Study data published in Gut suggest that while confocal laser endomicroscopy (CLE) can be used to identify wheat sensitivity in patients with irritable bowel syndrome (IBS), its diagnostic sensitivity is too low to recommend widespread use. Investigators advised against CLE as a first-line diagnostic tool and instead suggested an 8-week gluten-free diet (GFD) trial period.
A significant proportion of patients with IBS may be wheat sensitive even in the absence of celiac disease. By generating high-resolution images of the gastrointestinal tract, CLE can be used to identify reactions to certain food antigens, including wheat. To test the diagnostic utility of CLE for wheat sensitivity, investigators conducted a prospective, double-blind diagnostic study of patients fulfilling the Rome III criteria for IBS. Patients with celiac disease were excluded.
At baseline, patients were tested by CLE for duodenal changes after exposure to wheat, soy, yeast, and milk. After the test, patients received dietary counseling and were started on an 8-week GFD. After 8 weeks, CLE results were unblinded and patients were advised to avoid food components that led to a positive reaction during their CLE.
Patient symptoms were re-evaluated at 6- and 12-month follow-up visits. The diagnostic accuracy of CLE was evaluated by comparing the proportion of patients who responded to an elimination diet to the proportion of patients who displayed a positive reaction on CLE. The goal diagnostic accuracy values were 80%.
A total of 147 patients were enrolled, among whom 113 (77%) were women. Mean age was 35.7±9.9 years. A total of 130 patients completed the study per protocol, of whom 74 (56.9%) responded to the 8-week GFD and were classified as having wheat sensitivity. Baseline CLE correctly classified 38 of these 74 patients, resulting in a diagnostic sensitivity of 51.4% (97.5% CI, 38.7%-63.9%). A total of 38 of 56 patients without wheat sensitivity were correctly identified by CLE (specificity, 67.9%; 97.5% CI, 52.9%-79.9%).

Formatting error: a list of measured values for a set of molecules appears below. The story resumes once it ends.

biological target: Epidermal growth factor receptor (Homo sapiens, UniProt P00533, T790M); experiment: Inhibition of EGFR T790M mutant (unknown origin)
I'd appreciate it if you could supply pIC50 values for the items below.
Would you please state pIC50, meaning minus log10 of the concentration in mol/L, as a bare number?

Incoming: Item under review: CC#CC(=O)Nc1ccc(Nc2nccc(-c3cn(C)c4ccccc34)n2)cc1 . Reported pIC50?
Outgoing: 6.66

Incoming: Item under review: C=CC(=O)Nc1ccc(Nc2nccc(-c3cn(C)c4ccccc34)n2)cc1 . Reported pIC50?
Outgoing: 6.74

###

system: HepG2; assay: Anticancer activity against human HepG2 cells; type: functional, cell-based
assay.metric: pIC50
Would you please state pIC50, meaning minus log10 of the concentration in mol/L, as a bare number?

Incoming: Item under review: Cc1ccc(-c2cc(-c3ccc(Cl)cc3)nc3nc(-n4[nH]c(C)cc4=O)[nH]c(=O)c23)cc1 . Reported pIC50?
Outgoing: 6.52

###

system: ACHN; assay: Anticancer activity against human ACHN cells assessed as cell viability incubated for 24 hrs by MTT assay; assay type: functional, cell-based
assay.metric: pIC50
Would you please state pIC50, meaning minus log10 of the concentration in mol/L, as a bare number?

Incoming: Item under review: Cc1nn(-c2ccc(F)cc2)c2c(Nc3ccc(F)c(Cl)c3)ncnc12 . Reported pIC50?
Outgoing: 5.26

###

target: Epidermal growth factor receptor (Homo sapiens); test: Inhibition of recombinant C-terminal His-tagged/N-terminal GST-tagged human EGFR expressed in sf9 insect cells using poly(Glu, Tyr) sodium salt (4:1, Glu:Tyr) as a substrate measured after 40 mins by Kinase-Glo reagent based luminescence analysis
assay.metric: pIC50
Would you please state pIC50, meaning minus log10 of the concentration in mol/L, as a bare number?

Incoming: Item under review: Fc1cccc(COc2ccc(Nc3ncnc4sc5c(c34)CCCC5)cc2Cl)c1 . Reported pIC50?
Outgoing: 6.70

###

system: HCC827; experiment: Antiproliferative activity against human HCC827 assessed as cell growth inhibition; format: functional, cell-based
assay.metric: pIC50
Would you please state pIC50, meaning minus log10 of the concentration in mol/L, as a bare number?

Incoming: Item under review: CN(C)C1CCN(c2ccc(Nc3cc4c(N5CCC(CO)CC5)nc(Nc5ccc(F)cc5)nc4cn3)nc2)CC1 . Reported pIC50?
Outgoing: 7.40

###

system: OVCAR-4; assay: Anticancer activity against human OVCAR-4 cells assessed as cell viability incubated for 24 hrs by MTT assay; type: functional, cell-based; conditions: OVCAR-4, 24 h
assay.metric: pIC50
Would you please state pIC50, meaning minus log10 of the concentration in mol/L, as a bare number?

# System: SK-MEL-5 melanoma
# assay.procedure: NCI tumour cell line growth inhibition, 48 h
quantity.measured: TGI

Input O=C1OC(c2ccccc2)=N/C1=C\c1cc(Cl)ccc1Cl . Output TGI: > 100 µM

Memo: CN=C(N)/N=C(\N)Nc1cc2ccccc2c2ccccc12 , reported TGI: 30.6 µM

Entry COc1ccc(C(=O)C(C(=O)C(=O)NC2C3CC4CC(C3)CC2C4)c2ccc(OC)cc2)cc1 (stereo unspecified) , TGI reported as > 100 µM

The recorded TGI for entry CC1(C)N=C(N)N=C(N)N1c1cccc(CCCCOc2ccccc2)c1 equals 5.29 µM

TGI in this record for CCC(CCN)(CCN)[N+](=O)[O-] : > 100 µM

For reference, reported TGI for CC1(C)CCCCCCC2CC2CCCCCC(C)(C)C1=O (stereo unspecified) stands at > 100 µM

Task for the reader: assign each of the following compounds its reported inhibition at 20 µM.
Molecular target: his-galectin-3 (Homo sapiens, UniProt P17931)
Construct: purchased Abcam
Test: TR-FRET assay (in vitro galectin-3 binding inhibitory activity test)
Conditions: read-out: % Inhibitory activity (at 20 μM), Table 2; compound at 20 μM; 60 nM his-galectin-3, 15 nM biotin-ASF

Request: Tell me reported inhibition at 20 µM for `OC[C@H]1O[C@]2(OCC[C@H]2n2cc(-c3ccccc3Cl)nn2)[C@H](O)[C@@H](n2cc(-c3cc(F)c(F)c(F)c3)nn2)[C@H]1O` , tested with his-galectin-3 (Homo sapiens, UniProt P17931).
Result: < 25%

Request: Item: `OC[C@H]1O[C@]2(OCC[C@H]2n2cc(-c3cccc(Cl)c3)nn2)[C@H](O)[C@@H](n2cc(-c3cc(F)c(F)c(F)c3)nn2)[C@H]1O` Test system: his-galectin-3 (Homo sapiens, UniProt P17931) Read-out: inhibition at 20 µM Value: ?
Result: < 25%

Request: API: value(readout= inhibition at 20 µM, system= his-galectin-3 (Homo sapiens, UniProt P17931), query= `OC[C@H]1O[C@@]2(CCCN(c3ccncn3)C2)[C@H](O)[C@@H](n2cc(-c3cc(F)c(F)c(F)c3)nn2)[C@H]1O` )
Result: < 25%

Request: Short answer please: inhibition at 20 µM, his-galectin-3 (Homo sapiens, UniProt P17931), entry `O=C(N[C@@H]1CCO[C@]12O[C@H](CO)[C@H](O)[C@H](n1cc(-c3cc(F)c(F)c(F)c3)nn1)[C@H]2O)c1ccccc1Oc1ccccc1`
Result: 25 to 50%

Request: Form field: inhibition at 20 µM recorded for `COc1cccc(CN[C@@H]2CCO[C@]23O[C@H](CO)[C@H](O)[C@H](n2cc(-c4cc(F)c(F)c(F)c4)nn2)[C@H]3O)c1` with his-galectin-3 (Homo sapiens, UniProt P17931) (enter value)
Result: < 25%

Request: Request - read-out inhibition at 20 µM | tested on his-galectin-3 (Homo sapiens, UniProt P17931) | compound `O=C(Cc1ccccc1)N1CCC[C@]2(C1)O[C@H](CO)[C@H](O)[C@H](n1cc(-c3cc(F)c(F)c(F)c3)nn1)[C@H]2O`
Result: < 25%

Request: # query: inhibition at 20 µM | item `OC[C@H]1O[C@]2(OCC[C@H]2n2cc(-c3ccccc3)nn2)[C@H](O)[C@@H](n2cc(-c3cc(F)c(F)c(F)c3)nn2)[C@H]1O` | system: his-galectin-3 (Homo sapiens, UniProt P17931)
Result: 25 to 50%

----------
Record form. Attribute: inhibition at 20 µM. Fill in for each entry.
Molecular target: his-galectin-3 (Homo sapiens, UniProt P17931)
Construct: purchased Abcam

At the 6-month follow-up visit, 70.2% of patients responded to the dietary intervention that excluded CLE-reactive foods. At 12 months, this proportion increased to 76.1%. The sensitivity of CLE for identifying reactions to wheat, soy, yeast, or milk was 83.1% (97.5% CI, 69.9%-91.3%) at 6 months and 82.1% (97.5% CI, 69.5%-90.2%) at 12 months. Even so, significant proportions of CLE-negative patients were also found to be food sensitive at 6 months (55.6%) and 12 months (63.2%), resulting in low specificity.
While CLE correctly identified food sensitivities in a number of patients, its sensitivity and specificity were unsatisfactory. “CLE cannot currently be recommended as an initial diagnostic test in patients with IBS suspicious of having [wheat sensitivity],” investigators wrote. “Nevertheless, CLE may help to further elucidate the underlying pathomechanism contributing to mucosal and submucosal changes during food-induced alterations in the gastrointestinal tract. A rather practical approach with an 8-week GFD period may be more beneficial to patients with IBS.”
Disclosure: Several study authors declared affiliations with biotech, pharmaceutical, and/or device companies. Please see the original reference for a full list of authors’ disclosures.
Bojarski C, Tangermann P, Barmeyer C, et al. Prospective, double-blind diagnostic multicentre study of confocal laser endomicroscopy for wheat sensitivity in patients with irritable bowel syndrome. Gut. Published online September 20, 2021. doi: 10.1136/gutjnl-2021-325181